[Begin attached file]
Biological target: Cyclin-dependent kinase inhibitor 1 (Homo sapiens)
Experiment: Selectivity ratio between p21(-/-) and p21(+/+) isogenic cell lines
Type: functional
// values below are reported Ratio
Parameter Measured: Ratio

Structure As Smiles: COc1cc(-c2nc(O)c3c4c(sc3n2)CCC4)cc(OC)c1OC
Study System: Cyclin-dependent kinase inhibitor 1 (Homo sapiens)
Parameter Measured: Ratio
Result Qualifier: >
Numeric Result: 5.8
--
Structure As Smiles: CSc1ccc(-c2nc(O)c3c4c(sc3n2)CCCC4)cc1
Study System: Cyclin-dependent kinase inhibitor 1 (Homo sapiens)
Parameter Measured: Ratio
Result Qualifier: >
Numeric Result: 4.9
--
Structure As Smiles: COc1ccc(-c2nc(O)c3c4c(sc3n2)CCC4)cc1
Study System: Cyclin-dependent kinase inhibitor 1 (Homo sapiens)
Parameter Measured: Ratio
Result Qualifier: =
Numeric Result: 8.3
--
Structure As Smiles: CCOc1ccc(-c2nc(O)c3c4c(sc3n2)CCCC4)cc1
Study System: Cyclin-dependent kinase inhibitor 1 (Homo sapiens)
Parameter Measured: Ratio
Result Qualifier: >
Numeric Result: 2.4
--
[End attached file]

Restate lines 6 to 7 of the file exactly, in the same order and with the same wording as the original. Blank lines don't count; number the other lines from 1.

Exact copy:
Structure As Smiles: COc1cc(-c2nc(O)c3c4c(sc3n2)CCC4)cc(OC)c1OC
Study System: Cyclin-dependent kinase inhibitor 1 (Homo sapiens)